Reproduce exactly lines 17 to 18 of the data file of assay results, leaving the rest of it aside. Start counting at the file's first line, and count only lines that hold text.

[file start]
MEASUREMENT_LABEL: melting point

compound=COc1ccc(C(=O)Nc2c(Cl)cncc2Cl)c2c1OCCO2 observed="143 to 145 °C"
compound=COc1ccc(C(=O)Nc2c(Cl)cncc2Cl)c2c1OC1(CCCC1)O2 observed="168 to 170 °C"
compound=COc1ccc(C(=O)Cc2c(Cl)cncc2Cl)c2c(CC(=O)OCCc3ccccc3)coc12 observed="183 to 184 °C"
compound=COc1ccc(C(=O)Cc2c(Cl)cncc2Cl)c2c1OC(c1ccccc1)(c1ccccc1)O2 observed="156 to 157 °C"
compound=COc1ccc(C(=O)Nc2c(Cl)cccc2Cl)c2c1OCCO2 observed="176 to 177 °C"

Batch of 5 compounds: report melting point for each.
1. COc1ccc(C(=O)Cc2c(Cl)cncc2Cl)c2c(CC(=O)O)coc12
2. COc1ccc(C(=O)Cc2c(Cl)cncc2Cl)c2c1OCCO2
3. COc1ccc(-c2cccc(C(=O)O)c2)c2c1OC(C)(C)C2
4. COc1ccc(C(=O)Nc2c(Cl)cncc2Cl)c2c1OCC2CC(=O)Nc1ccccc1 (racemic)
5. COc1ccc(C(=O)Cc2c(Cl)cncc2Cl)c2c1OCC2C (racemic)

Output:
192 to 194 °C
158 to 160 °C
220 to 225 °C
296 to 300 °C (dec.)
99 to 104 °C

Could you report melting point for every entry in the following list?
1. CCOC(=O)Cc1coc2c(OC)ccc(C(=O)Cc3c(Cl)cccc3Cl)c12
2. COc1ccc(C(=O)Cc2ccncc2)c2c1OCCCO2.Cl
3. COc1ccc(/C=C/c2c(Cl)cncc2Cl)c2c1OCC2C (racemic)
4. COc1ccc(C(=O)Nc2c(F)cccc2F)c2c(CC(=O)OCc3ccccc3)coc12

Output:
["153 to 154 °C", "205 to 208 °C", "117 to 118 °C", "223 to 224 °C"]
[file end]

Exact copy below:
296 to 300 °C (dec.)
99 to 104 °C